Paracutin Volcano

This was the most amazing Halloween night of my life. That is still true.

My parents woke us up in the middle of the night, and... Well, read the diary page. Then I'll say more.

Our guides to Paracutin Volcano

Other tourists in our party
These two pictures were not captioned in the album, so I composed captions for this web article. I almost captioned the second picture as 'Dave, Bob, Ruth', but on second thought it wasn't us. I think the middle person is female, and all three look bigger than we would have been at the time. Still, that looks like my hair and Ruth's hair, so just maybe...

The parents weren't saying anything about why or where, just that we were going out in the middle of the night. Halfway there -- at least in terms of time -- we switched to horseback. Of course, the horses were used to handling this route in the dark; night is the best, most dramatic time to view a volcano. We rode across fields many feet deep in rough rocks. The horses were OK because a path had been mostly flattened across the tops of the rocks.

We finally reached a hill and stopped. Our vantage point looked over a flat valley at least a mile wide. On the other side, we could see a truncated cone of a mountain silhouetted against the sky. There were red glowing sparks being spewed from the mountain, sparks that landed on the slope and crept down the hill still glowing. Except... It was a mile away, and the sparks had to be huge, red-hot boulders.

As the sun rose, it was harder to see the glowing sparks; they were most clearly visible at night. But now we could see the cloud of volcanic gases rising from the top of the mountain. We could also see that the flat valley was many feet deep in the sort of rocks we had been riding over. Of course, now we knew that the rocks were lava, cooled and solidified.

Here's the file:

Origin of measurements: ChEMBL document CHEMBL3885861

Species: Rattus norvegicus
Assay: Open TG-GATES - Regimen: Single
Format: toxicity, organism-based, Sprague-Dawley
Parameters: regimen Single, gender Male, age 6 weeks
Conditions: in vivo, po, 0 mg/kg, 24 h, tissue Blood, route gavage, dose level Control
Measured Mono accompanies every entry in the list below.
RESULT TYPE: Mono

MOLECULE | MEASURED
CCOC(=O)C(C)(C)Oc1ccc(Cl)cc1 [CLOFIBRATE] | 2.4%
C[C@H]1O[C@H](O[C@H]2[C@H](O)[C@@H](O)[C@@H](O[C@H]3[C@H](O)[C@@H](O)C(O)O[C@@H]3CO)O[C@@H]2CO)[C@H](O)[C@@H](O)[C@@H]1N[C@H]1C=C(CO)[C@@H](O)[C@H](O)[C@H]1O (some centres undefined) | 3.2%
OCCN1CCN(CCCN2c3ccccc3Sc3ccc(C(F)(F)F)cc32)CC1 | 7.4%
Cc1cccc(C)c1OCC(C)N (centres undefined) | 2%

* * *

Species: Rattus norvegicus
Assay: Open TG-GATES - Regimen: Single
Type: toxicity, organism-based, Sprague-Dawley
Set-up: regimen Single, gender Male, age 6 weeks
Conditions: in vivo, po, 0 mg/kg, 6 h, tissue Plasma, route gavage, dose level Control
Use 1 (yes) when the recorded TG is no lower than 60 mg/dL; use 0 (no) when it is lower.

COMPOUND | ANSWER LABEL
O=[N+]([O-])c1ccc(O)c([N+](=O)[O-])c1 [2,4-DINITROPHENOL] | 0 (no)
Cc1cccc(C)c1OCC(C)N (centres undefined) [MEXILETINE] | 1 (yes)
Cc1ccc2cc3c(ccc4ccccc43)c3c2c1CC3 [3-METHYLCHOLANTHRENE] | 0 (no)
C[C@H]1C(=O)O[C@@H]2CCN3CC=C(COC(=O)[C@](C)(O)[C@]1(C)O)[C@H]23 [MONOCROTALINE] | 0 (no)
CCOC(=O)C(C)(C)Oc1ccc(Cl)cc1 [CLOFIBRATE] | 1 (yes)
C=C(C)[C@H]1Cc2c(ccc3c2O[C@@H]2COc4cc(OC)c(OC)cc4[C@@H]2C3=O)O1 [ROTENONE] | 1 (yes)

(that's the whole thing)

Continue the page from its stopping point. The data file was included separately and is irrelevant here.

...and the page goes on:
Two memorable things from the ride back to the stable:
  • We passed the steeple of a church sticking out of the lava field, probably two miles from the volcano. It was part of a town, one of two that were completely buried in the 1943 eruption. Gave us a better idea of the depth of the lava; that was the only visible part of any building in the destroyed town.
  • One of the guides pointed out that, when we looked into the cracks between the rocks underneath us, we could sometimes still see a glow. He emphasized its significance by sticking a piece of wood (probably scrap 1x3) into the crack, leaving it there a few seconds, and pulling it out. The end of the stick was charred and smoking. Even years after the eruption dumped it there, the lava was still hot enough to start fires.
We were very lucky to see the volcano erupting. The following year, 1952, it went dormant. The valley has vegetation now, and tourists climb the cinder cone mountain.